Gus Van Sant has many modes as a filmmaker, from the avant-garde eeriness of “Elephant” to the sentimentalism of “Milk.” His meandering biopic “Don’t Worry, He Won’t Get Far on Foot” falls somewhere in the middle, collecting fragments from the life of button-pushing paraplegic Portland cartoonist John Callahan to create a likable portrait with minimal narrative. Reteaming with Joaquin Phoenix for the first time since “To Die For,” Van Sant gets an endearing performance out of the actor in depicting his journey from depressed alcoholic to revered public artist, but the movie drifts through potent observations with a casual disinterest in pulling it together.
Van Sant initially wanted the story with Robin Williams attached to play Callahan, and it’s easy to see why: A carrot-topped wiseass who roams around town starting trouble, wearing a mischievous grin when he’s not in a deep funk, Callahan’s hilarious and melancholic at once. Van Sant, who adapted the screenplay from the late Callahan’s memoir, makes the cartoonist’s trajectory clear up front. In the opening minutes, the filmmaker cuts between the wheelchair-bound cartoonist recalling his life story in front of an appreciative local audience, and Callahan sharing the same recollections at an AA meeting. The connection is clear: There’s nothing phony about this successful man, who transformed his various setbacks into a story of self-empowerment.
Van Sant’s fragmentary approach reveals substantial investment in Callahan’s appeal, even as it has a distancing effect by establishing the outcome of his struggles while he’s in the midst of them. It’s a canny bargain on the director’s part, depriving the story of a traditional dramatic arc while foregrounding its remarkable character. To that end, “Don’t Worry, He Won’t Get Far on Foot” displays the confidence of a filmmaker unwilling to stuff the material into more familiar beats. It’s a welcome reminder of his skill after the shocking misfire “Sea of Trees;” even as it fails to coalesce, it retains an intriguing centerpiece with Phoenix as its guide.
In sharing his life story, Callahan recalls how his mother gave him up for adoption at infancy, and the rejection led to a downward spiral of alcoholism in young adulthood. His pattern of self-destruction culminated in one fateful night, shown in prolonged flashback, when a drunken Callahan meets another sloshed partier (Jack Black, with a Burt Reynolds ‘stache and wiggling eyebrows galore) for a depraved night that culminates in a devastating car crash. Bedridden and virtually alone, Callahan’s forced to hit the pause button on using partying to block out his pain and confront his sorry state. “I just feel like I’m not going to have any future,” he moans.
A series of saviors show up right in time. First there’s Annu (Rooney Mara, blond, accented, and utterly wasted), a Swedish therapist who seems to embrace Callahan’s vulgar charm unquestioned, eventually becoming his lover. Then comes an even greater enigma: Donnie, Callahan’s sponsor, who coaches him to sobriety. A recovering alcoholic himself, Donnie’s an exuberant, gay Christian living off his inherited wealth and played just a few steps shy of caricature by a virtually unrecognizable Jonah Hill.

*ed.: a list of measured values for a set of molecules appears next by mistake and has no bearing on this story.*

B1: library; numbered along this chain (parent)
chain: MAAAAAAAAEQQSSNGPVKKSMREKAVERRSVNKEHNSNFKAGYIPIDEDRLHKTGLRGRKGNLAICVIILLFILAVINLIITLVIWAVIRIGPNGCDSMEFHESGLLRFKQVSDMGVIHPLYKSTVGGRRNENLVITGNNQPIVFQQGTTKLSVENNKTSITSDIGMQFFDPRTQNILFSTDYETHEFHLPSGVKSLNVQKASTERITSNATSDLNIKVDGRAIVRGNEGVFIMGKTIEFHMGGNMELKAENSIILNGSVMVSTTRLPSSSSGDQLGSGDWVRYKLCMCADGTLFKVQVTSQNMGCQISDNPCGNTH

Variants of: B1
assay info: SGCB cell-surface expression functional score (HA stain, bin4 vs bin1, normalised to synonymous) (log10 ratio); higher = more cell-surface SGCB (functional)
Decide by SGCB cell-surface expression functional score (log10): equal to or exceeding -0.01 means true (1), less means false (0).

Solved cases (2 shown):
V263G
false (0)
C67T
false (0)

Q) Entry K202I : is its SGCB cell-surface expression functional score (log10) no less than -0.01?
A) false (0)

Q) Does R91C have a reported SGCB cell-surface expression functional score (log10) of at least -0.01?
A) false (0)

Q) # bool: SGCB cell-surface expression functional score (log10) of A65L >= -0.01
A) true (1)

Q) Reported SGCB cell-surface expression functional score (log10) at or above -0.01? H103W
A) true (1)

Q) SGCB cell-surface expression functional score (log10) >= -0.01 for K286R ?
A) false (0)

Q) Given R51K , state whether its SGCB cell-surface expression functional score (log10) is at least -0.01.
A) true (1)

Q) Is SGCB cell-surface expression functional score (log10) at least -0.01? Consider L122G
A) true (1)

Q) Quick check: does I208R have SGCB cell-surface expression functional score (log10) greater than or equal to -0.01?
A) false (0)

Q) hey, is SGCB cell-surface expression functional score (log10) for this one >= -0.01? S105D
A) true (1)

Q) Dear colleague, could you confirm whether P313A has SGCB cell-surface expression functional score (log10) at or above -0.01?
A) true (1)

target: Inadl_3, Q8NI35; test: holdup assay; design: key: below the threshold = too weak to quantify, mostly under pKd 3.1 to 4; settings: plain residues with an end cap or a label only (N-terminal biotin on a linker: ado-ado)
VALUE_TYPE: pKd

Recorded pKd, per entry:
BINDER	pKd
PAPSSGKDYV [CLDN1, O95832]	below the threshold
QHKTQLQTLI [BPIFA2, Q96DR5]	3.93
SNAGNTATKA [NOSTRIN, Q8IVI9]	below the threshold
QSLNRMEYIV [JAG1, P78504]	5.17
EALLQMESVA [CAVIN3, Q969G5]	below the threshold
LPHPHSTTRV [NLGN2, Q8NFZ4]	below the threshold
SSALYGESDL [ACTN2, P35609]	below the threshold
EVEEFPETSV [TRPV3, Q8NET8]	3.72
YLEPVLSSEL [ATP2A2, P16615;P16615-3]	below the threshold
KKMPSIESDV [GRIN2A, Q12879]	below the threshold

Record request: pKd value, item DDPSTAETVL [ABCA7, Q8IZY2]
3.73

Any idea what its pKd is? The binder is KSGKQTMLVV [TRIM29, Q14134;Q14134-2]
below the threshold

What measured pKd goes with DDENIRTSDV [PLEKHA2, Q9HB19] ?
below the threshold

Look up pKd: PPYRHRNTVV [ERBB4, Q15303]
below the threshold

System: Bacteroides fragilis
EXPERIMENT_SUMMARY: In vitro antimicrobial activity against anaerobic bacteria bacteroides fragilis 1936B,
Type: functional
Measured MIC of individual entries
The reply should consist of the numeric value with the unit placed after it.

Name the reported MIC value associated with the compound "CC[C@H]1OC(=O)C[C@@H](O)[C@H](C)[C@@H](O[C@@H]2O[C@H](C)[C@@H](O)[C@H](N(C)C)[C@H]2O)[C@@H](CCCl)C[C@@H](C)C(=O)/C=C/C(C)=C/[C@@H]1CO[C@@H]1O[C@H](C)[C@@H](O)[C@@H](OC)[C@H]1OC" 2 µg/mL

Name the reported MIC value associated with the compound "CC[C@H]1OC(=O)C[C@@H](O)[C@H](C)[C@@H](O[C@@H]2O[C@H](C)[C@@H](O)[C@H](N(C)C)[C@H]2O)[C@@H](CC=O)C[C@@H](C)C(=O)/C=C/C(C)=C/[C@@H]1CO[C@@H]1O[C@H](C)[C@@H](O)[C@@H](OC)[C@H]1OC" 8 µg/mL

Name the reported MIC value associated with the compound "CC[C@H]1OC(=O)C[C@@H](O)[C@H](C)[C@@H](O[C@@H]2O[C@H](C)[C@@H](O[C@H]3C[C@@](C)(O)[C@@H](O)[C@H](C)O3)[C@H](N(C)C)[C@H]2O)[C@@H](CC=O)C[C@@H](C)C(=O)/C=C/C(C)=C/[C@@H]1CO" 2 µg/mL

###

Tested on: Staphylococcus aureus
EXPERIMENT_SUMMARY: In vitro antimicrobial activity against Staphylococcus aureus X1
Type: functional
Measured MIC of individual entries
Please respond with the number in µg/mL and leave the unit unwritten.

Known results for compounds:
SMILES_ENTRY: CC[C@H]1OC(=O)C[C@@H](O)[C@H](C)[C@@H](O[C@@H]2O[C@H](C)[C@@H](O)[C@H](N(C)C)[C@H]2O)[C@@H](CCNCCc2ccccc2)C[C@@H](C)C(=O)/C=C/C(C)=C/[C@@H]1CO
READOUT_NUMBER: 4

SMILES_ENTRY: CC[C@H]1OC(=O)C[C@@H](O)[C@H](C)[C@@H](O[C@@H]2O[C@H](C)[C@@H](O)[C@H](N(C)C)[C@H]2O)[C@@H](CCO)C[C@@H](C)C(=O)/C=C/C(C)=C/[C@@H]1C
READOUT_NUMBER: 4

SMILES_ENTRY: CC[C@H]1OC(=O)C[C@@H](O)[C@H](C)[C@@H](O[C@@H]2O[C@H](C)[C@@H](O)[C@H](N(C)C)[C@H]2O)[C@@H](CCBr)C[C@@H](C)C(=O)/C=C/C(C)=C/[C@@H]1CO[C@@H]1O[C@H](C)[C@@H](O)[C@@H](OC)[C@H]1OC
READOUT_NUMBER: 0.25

The scene-stealing actor sometimes feels like the sort of broad caricature found in one of Callahan’s goofy line drawings, but he’s also the only person in Callahan’s life capable of forcing him to confront his problems. Many scenes of Callahan’s struggles, when he confronts various locals about his work or speaks to the ghost of his late mother, strain from heavy-handedness. By contrast, his dynamic with Donnie remains a source of intrigue throughout. As Callahan discovers an outlet for his snarky voice in cartoons, Donnie recognizes the extent to which Callahan uses humor as a defense mechanism — and steadily pushes him to unearth the root cause.
World-class cinematographer Christian Blauvelt tracks these scenes against the backdrop of Portland suburbia with an excellent recurring motif — the image of Callahan speeding through town on his wheelchair, searching for philosophical answers to his frustrations more than any physical destination. Van Sant wisely avoids more obvious dramatic moments, leaving the car crash and one major character’s death off screen, taking cues from Callahan’s version of the events.
Yet even as the movie makes a good case for his artistry, it falls short of exploring its significance aside from the occasional hints. Among his better cartoons: a gag about a man with a Starbucks in his rectum, one of several keen observations about the invasion of corporate branding into the city’s small-town vibe. Yet even as Callahan contends with angry letters, the broader connotations of his iconoclastic vision remains underdeveloped.
Instead, Van Sant relaxes into a loose, meandering approach that celebrates Callahan’s resilience without bringing it into sharper focus. As with “Milk,” the filmmaker captured a community-oriented figure eager to push back against social barriers with a distinctive voice. The backdrop of Reagan-era conservatism giving way to a new generation keen on lashing out suggests that Callahan epitomizes a national mood; the movie just doesn’t have much to say about it.
Still, Phoenix’s rascally performance often steals the show, anyway. Van Sant’s clearly in love with Callahan’s humanity, and at its best, “Don’t Worry, He Won’t Get Far on Foot” salutes his survival tactics with a smirk. The movie falls short of deep insights, but its most prominent qualities — scrappy, ephemeral, a little bit lewd — mirror the chief attributes of Callahan’s endearing work.
“Don’t Worry, He Won’t Get Far on Foot” premiered in the Premieres section of the 2018 Sundance Film Festival. It opens May 11, 2018.